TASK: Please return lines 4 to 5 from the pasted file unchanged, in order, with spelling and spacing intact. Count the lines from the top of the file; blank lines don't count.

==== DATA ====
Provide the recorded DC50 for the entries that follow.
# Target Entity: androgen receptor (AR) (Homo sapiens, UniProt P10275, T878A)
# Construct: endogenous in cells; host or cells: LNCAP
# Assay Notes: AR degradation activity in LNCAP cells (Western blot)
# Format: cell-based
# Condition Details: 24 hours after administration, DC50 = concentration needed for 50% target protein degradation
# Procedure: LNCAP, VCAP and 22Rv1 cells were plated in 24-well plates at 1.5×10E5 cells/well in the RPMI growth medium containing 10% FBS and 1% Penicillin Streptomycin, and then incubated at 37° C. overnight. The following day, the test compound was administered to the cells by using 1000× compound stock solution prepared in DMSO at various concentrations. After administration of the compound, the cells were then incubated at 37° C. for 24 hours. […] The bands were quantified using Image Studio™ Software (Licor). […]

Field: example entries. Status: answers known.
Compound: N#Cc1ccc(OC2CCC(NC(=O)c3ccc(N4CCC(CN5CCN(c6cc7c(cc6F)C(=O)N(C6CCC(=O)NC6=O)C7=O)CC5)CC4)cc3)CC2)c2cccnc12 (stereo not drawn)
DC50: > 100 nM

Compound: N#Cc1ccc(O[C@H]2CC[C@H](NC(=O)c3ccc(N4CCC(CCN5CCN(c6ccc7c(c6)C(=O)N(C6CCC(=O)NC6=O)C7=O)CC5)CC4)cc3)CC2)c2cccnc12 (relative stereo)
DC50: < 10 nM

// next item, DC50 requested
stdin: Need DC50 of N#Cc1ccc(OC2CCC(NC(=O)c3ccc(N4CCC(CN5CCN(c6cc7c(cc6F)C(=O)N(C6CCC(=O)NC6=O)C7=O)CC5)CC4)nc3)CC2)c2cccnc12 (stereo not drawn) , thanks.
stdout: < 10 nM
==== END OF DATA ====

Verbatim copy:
# Assay Notes: AR degradation activity in LNCAP cells (Western blot)
# Format: cell-based